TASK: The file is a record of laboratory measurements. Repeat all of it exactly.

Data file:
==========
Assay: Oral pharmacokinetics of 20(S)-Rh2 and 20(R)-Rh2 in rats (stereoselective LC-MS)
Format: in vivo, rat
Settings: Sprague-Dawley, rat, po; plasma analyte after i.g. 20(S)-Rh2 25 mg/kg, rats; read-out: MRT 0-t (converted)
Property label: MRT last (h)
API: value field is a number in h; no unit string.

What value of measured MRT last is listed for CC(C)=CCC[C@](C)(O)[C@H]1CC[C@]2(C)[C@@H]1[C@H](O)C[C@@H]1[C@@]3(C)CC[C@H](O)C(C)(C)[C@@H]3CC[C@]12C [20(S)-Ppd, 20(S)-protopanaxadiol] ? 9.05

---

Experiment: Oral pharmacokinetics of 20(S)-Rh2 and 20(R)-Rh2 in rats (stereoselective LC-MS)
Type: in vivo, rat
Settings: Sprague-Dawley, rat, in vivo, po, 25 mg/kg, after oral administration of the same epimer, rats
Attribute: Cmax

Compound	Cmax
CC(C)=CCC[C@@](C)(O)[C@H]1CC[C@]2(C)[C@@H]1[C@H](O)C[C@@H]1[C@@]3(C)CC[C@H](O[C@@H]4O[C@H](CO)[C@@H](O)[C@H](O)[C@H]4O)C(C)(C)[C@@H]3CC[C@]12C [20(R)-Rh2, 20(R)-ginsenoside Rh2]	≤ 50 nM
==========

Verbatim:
Assay: Oral pharmacokinetics of 20(S)-Rh2 and 20(R)-Rh2 in rats (stereoselective LC-MS)
Format: in vivo, rat
Settings: Sprague-Dawley, rat, po; plasma analyte after i.g. 20(S)-Rh2 25 mg/kg, rats; read-out: MRT 0-t (converted)
Property label: MRT last (h)
API: value field is a number in h; no unit string.

What value of measured MRT last is listed for CC(C)=CCC[C@](C)(O)[C@H]1CC[C@]2(C)[C@@H]1[C@H](O)C[C@@H]1[C@@]3(C)CC[C@H](O)C(C)(C)[C@@H]3CC[C@]12C [20(S)-Ppd, 20(S)-protopanaxadiol] ? 9.05

---

Experiment: Oral pharmacokinetics of 20(S)-Rh2 and 20(R)-Rh2 in rats (stereoselective LC-MS)
Type: in vivo, rat
Settings: Sprague-Dawley, rat, in vivo, po, 25 mg/kg, after oral administration of the same epimer, rats
Attribute: Cmax

Compound	Cmax
CC(C)=CCC[C@@](C)(O)[C@H]1CC[C@]2(C)[C@@H]1[C@H](O)C[C@@H]1[C@@]3(C)CC[C@H](O[C@@H]4O[C@H](CO)[C@@H](O)[C@H](O)[C@H]4O)C(C)(C)[C@@H]3CC[C@]12C [20(R)-Rh2, 20(R)-ginsenoside Rh2]	≤ 50 nM